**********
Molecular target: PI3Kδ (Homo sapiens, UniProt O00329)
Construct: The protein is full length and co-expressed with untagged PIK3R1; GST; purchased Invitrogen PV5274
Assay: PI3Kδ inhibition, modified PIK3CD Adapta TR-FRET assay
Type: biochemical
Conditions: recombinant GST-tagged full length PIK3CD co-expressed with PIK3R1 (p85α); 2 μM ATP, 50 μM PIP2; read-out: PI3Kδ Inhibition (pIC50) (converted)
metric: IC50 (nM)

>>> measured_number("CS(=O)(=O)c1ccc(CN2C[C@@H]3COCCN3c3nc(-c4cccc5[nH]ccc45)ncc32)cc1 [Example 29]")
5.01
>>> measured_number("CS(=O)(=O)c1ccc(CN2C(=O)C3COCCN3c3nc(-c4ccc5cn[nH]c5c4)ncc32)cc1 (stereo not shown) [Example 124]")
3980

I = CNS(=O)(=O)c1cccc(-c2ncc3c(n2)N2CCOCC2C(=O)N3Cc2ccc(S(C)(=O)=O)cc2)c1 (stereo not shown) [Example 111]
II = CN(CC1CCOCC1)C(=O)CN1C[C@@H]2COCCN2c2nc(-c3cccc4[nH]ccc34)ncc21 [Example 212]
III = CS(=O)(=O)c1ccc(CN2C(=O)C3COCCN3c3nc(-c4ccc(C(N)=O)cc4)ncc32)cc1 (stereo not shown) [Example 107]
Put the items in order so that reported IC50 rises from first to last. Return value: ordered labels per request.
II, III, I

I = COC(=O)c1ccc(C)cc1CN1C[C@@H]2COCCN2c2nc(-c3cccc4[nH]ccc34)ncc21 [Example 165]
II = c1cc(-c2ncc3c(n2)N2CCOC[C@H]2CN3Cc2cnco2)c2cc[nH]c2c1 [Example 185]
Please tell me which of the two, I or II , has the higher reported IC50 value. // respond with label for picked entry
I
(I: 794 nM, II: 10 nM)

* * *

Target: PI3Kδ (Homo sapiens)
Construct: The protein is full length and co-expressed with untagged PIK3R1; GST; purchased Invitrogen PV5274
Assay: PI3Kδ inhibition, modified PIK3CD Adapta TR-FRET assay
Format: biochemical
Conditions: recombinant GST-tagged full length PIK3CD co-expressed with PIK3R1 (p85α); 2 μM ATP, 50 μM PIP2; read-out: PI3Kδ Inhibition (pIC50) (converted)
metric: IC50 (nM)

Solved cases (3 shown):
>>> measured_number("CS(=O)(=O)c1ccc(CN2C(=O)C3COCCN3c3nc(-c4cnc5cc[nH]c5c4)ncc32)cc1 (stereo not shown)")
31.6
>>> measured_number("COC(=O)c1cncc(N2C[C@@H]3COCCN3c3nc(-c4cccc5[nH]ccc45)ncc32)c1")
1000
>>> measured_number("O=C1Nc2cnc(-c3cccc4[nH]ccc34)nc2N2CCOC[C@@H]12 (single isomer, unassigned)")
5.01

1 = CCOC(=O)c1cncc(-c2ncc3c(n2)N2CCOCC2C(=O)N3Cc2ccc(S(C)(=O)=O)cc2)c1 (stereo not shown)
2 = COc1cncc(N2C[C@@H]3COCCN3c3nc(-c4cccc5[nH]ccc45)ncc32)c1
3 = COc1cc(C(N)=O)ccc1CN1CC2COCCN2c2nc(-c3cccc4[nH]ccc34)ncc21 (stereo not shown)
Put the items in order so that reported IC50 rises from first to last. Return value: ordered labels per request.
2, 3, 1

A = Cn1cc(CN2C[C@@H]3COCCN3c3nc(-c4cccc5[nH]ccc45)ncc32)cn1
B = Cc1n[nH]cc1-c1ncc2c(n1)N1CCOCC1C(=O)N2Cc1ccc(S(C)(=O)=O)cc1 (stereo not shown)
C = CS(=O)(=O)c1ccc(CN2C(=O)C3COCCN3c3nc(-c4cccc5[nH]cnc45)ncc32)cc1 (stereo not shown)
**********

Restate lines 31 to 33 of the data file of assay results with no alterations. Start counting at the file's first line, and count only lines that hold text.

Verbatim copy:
>>> measured_number("COC(=O)c1cncc(N2C[C@@H]3COCCN3c3nc(-c4cccc5[nH]ccc45)ncc32)c1")
1000
>>> measured_number("O=C1Nc2cnc(-c3cccc4[nH]ccc34)nc2N2CCOC[C@@H]12 (single isomer, unassigned)")